25-2-0714 In The Matter Of Monica Miller Northern State Prison Department Of Corrections, App. Div. (per curiam) (11 pp.) Miller, a Senior Corrections Officer at Northern State Prison (NSP), appeals from a final decision of the Civil Service Commission (CSC) finding she had committed: conduct unbecoming a public employee; failure or excessive delay in carrying out an order; insubordination; intentional disobedience or refusal to accept an order; resisting authority; and disrespectful use of insulting or abusive language to a supervisor; and imposing a fifteen-day suspension without pay. The appellate panel affirms. The ALJ assessed the credibility of the witnesses and found the testimony and evidence presented by the NSP to be more credible than that of Miller. The evidence he found credible provides a sufficient basis for his conclusion that Miller committed the infractions found. The panel rejects Miller’s argument that the ALJ's decision was tainted by his bias against her.


25-2-0715 Ruiz v. South Jersey Painting Co., Inc, App. Div. (per curiam) (8 pp.) Plaintiffs filed claim forms with the Department of Labor (DOL), in which they alleged they had been employed to paint houses and that unpaid wages were due to them. The ensuing investigation revealed that defendant South Jersey Painting Co., Inc. had subcontracted the work to Ramazan Acikel Painting. South Jersey produced records that showed it had paid Acikel for the work performed. The DOL entered a final order, determining that Acikel (and Ramazan Acikel, individually) owed wages of $7806.78 to plaintiffs, and assessing an administrative fee and penalty of $3780.68. Thereafter, plaintiffs requested a formal wage hearing for the same unpaid wage claim against South Jersey, Burton Spitzer, and Eric Spitzer, the President and Operations Manager of South Jersey, respectively (the SJP defendants). Plaintiffs argued that the SJP defendants should be liable for the unpaid wages as joint employers. The DOL referee dismissed the claims against the SJP defendants. The Law Division judge affirmed. The appellate panel declines to adopt the standard urged by plaintiffs to apply the definition of "employer" in the Fair Labor Standards Act to characterize the SJP defendants as their employer and hold them liable for their unpaid wages. The panel affirms the determination that the SJP defendants were not liable for the payment of the wages claimed by plaintiffs.


25-2-0716 Laborim v. Mehnert, App. Div. (per curiam) (15 pp.) Plaintiffs appeal the dismissal of their action in lieu of prerogative writs against defendants Frances Mehnert and the Bradley Beach Board of Adjustment. Mehnert owns a lot with a two-family residence in the Residential Beachfront Zone. The lot is irregularly shaped and undersized. Mehnert sought permission from the Board to demolish the existing residence and construct a single-family house. She also sought the necessary bulk variances. The Board approved the application. Plaintiffs appealed and following two remands, the Board approved a resolution memorializing its decision. Because there was no due process violation or other fundamental unfairness, the appellate panel defers to the trial judge's conclusion that, although perhaps flawed, the conduct of the final remand hearing was not so inconsistent with his directions that the results should be invalidated. The panel rejects plaintiffs' argument that the Board's actions were arbitrary, capricious, and unreasonable because the members who voted in favor of approval did not specifically voice the reasons reflected in the resolution. The panel affirms the dismissal of plaintiffs' action.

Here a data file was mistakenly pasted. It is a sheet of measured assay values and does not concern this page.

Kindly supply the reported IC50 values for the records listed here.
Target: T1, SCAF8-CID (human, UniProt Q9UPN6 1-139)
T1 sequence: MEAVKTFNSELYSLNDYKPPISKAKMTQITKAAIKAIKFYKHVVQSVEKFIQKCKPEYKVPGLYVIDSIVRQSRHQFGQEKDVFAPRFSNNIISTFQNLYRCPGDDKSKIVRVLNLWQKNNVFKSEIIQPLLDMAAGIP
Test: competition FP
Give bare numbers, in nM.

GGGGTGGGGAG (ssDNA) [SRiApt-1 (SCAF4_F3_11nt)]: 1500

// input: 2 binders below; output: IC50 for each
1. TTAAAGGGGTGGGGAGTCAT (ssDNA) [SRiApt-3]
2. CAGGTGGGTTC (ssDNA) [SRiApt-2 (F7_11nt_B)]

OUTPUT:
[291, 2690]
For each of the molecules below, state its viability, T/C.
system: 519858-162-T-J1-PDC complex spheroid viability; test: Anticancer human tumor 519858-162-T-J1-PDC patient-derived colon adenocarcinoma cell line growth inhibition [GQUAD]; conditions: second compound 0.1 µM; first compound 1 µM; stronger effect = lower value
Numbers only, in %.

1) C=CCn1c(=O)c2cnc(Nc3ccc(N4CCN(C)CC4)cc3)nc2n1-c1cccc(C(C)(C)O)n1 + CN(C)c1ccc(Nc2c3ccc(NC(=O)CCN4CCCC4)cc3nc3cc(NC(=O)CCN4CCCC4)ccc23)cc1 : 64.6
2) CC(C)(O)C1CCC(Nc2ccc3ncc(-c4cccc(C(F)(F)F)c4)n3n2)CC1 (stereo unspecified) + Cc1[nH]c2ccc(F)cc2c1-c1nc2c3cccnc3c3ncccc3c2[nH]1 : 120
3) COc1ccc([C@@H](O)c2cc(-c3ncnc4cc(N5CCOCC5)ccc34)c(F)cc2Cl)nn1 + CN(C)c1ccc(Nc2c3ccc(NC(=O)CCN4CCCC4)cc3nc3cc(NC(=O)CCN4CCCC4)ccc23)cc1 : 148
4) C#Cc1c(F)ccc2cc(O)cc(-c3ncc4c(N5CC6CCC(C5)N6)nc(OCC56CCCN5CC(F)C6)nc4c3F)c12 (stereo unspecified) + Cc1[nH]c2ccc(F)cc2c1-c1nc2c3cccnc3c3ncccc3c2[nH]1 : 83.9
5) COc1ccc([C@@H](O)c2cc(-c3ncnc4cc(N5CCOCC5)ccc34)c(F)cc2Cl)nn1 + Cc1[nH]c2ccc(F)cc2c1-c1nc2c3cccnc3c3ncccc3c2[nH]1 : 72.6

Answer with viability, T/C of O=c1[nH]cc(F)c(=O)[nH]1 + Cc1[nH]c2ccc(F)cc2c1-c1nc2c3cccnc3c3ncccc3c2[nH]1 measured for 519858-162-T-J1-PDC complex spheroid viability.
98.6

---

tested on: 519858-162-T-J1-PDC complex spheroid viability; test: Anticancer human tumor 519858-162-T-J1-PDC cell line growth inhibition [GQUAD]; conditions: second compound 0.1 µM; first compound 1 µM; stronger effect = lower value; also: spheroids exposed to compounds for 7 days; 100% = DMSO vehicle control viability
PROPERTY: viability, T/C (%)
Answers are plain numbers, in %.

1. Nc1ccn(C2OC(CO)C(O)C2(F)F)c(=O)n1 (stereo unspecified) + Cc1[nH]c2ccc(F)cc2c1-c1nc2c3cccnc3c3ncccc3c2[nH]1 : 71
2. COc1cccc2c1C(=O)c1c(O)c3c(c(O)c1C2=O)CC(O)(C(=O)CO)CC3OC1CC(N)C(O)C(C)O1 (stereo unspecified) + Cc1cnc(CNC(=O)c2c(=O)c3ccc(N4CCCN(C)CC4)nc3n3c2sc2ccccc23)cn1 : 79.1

32-2-0717 Mohr v. Yamaha Motor Company, LTD., App. Div. (per curiam) (25 pp.) Defendants appeal from an amended judgment for approximately $2.5 million in favor of plaintiff. Plaintiff suffered the loss of his right leg, after he lifted up the back of his friend's Yamaha snowmobile to attempt a repair and the snowmobile's track broke, partially severing plaintiff's leg. Plaintiff filed a product liability suit against Yamaha, claiming the snowmobile had a design defect and Yamaha had failed to provide an adequate warning against lifting the machine while it was running. The jury found no cause on the design defect claim but found liability on the issue of failure to warn. The parties stipulated to $507,000 in medical expenses. The jury returned a verdict of $500,000 for lost wages and $100,000 for pain and suffering. On plaintiff's motion, the judge ordered a $900,000 additur or a new trial on damages for pain and suffering. Defendants rejected the additur. A second jury trial, limited to the pain and suffering issue, resulted in a verdict of $1.5 million. The appellate panel finds no abuse of the judge's discretion in granting the additur motion. Plaintiff lost a limb, was rendered unemployed and disabled, and will suffer lifelong pain that renders him dependent on narcotic painkillers; $100,000 was a shockingly inadequate award for his pain and suffering. Also, a new trial on damages-only was appropriate.